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The Battle of Saratoga

Turning Point in Revolutionary war By Rohan Makim

Rohan Makim

on 12 February 2013

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Transcript of The Battle of Saratoga

In 1777, the British had hoped to stop the “uprising” in their American colonies. They wanted to end the fighting and to regain control.
They believed that the uprising in America was centered in the New England colonies (Massachusetts, Rhode Island, New Hampshire, Connecticut).
Cutting them off from the rest of the colonies should quiet things down everywhere else.
British forces could then focus on the New England area, where the “troublemakers” were.
British came up with the plan to invade New York from three different directions. British General John Burgoyne came up with a brilliant plan to take all of New York away from the Americans.
His three-pronged attack called for a meeting of three forces at Saratoga.
Burgoyne would advance south from Canada and plan to meet at Albany with Generals Barry St. Leger and William Howe.
St. Leger was to move east from Fort Oswego, on Lake Ontario; and,
Howe was to march north from Virginia. The plan didn't work.
Howe never got the message and went to Philadelphia instead.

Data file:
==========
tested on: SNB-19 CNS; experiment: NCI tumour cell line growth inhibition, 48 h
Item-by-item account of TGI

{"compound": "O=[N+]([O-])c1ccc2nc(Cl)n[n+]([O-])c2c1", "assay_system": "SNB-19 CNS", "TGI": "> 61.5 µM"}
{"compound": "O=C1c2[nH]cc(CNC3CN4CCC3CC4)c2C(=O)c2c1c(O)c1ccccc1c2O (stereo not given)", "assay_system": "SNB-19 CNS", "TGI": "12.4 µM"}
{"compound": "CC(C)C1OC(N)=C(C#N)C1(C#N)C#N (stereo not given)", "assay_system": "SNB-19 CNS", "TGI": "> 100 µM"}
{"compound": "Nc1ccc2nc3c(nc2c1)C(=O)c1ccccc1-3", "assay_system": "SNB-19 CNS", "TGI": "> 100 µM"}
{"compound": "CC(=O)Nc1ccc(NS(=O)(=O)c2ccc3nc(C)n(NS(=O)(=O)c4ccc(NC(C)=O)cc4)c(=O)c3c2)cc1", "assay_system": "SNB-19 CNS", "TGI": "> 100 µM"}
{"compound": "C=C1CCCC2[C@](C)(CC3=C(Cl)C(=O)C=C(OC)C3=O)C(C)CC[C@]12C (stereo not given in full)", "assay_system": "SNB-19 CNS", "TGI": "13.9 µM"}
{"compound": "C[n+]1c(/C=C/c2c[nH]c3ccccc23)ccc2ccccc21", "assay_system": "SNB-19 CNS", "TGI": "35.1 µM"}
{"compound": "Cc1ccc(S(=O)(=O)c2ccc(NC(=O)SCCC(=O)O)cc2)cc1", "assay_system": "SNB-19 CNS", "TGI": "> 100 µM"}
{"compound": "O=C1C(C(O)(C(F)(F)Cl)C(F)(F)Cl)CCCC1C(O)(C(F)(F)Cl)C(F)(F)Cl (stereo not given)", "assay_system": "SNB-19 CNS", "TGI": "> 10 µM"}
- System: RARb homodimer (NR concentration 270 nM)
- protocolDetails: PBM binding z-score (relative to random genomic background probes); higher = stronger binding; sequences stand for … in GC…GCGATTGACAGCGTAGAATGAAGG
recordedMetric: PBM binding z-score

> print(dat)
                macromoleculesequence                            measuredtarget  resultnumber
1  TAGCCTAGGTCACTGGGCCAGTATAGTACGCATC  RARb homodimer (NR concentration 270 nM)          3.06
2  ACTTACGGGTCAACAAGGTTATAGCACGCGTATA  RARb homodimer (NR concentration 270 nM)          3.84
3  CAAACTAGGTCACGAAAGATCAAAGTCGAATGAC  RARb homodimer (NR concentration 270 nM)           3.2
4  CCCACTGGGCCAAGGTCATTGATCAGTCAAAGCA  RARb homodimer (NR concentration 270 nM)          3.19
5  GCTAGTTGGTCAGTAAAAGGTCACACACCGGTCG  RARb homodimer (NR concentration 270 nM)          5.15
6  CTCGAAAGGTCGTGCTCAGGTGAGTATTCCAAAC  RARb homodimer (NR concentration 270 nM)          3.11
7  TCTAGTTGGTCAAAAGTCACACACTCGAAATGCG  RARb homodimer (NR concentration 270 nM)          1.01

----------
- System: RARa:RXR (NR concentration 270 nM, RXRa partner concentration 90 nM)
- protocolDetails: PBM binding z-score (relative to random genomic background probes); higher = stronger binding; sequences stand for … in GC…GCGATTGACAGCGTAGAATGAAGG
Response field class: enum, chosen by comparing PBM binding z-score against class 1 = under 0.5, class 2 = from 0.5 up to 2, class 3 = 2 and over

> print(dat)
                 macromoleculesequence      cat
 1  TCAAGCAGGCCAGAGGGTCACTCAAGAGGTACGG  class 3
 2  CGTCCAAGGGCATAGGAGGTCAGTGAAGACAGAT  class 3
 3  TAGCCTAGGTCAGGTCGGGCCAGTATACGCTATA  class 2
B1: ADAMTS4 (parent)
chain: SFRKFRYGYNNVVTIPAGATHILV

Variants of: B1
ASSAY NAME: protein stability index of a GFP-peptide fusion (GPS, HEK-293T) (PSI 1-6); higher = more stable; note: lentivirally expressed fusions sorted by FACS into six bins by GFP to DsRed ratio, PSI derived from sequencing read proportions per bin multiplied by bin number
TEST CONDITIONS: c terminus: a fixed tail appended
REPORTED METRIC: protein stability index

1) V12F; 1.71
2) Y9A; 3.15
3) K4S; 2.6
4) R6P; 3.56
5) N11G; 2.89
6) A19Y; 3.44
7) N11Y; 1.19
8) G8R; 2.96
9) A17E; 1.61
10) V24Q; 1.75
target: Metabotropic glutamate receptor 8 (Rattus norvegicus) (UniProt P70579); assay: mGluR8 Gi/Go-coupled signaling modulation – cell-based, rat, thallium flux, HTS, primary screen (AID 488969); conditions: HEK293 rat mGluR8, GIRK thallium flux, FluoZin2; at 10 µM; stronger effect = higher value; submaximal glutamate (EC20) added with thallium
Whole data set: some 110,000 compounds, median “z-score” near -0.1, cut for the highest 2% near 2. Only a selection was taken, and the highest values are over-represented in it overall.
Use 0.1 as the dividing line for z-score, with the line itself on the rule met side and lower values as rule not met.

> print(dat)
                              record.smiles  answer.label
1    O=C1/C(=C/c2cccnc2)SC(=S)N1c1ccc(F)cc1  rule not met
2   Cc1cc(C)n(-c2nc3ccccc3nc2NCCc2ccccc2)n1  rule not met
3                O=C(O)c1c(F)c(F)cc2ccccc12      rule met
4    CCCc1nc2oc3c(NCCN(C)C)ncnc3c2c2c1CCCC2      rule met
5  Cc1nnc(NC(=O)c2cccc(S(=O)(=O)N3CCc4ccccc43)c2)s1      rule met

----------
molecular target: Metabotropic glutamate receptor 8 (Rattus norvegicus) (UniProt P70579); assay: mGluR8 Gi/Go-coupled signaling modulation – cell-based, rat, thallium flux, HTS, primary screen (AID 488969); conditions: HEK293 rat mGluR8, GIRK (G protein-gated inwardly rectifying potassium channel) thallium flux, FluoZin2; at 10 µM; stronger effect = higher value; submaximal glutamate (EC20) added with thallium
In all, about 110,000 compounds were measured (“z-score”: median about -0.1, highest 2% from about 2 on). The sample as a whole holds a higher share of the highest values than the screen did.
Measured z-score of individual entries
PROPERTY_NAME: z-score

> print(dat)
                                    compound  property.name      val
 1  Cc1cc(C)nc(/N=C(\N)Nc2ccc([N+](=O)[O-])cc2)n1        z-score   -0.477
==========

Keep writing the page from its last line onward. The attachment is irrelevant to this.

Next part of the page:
Burgoyne himself was stopped by American General Benedict Arnold at Saratoga.
St. Leger made it to Albany and had it all to himself. The Battle of Saratoga The Battle of Saratoga was a crucial turning point in Revolution war. It convinced France to enter the war on the side of the Americans. There were two battles at Saratoga, New York . The first began with Gen. John Burgoyne's offensive on September 19. In the first Battle at Saratoga, generally referred to by historians as Freeman's Farm, the British lost two men for every one American casualty. In terms of ground gained, however, both sides fought to a draw. The second battle at Saratoga with the climatic phase of the fighting during the Battle of Bemis Heights battle on October 7th, British losses were four to one. The rebels’ victory was overwhelming. Surrender of General Burgoyne at Saratoga Burgoyne awaited news of Clinton’s advance until 17th October 1777, when he was forced to sign the convention by which his troops surrendered to Gates, who had by then between 18,000 and 20,000 men.
Breymann's Redoubt, Battle of Bemis Heights The Battle of Saratoga The Battle of Freeman's Farm
The Battle of Bemis Heights The victory at Saratoga couldn't have came at better time, as General Washington's Army was defeated on September 11 at Brandywine, near Philadelphia. The British then proceeded to capture Philadelphia on October 1. The victory at Saratoga was the victory that American needed to convince the French to join the American. This are the websites I used!!! http://www.myspace.com/spirit_of_76_lives/photos/402582#{%22ImageId%22%3A402582}








http://www.landofthebrave.info/battl e-of-saratoga.htm – images from
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